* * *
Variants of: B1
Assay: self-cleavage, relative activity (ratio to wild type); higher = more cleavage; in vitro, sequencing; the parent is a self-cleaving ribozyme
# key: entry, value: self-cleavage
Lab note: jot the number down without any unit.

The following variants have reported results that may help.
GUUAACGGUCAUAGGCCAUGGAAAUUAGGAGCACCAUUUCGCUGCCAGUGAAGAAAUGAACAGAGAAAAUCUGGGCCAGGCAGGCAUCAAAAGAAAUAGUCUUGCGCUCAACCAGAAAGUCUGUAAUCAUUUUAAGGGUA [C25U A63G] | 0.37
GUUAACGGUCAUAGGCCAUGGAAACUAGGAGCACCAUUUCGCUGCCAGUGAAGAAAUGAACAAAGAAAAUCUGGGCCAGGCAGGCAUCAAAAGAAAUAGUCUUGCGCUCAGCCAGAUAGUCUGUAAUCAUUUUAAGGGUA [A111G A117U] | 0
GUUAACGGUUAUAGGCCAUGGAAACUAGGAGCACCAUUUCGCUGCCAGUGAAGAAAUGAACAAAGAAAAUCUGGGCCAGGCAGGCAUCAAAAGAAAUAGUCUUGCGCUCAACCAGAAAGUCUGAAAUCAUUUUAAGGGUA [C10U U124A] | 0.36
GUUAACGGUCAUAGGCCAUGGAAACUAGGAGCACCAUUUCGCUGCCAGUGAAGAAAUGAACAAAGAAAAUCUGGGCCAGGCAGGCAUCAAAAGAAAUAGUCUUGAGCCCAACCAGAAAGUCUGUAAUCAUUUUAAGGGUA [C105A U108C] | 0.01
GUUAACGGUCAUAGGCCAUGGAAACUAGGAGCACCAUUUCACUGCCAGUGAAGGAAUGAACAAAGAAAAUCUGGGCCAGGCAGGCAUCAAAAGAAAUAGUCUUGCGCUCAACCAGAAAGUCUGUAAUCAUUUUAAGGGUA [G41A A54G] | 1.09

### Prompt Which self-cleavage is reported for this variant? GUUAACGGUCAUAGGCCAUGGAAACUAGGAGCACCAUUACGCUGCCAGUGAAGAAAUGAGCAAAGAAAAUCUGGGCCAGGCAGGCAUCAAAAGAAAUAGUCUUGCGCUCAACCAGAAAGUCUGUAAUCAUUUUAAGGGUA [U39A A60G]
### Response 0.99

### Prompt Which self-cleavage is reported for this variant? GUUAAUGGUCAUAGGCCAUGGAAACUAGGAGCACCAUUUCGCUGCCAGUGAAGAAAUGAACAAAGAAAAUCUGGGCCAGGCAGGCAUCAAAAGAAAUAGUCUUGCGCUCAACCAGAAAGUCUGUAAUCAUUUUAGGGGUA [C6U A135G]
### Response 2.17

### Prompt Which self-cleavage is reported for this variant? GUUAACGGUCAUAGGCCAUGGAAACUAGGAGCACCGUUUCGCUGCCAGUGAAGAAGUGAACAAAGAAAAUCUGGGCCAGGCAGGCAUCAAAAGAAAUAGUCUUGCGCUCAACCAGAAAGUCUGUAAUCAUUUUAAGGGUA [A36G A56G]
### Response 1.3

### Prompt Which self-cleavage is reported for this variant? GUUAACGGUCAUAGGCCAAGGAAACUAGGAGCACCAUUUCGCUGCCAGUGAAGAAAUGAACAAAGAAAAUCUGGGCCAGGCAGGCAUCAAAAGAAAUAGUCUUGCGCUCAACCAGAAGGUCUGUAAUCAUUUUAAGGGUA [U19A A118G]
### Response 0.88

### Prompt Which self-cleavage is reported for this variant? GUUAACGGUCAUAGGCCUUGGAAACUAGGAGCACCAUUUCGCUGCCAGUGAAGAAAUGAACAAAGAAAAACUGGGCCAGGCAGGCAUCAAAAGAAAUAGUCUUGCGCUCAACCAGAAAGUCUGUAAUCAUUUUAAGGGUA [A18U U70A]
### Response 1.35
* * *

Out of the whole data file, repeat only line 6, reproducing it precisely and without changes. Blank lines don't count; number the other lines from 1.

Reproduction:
GUUAACGGUCAUAGGCCAUGGAAAUUAGGAGCACCAUUUCGCUGCCAGUGAAGAAAUGAACAGAGAAAAUCUGGGCCAGGCAGGCAUCAAAAGAAAUAGUCUUGCGCUCAACCAGAAAGUCUGUAAUCAUUUUAAGGGUA [C25U A63G] | 0.37